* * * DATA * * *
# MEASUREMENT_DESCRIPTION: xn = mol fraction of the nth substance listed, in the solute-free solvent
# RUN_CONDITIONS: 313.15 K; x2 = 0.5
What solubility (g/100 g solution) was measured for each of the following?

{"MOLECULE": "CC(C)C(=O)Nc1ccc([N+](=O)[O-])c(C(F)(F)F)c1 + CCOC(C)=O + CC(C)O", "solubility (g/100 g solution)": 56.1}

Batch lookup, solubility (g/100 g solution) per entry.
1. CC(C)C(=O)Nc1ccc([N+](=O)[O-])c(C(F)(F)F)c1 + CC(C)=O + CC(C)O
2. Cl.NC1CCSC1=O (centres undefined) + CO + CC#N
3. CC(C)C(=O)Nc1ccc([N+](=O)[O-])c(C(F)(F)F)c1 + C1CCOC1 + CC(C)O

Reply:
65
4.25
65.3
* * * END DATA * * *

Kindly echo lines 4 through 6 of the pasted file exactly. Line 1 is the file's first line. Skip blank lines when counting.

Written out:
{"MOLECULE": "CC(C)C(=O)Nc1ccc([N+](=O)[O-])c(C(F)(F)F)c1 + CCOC(C)=O + CC(C)O", "solubility (g/100 g solution)": 56.1}

Batch lookup, solubility (g/100 g solution) per entry.
1. CC(C)C(=O)Nc1ccc([N+](=O)[O-])c(C(F)(F)F)c1 + CC(C)=O + CC(C)O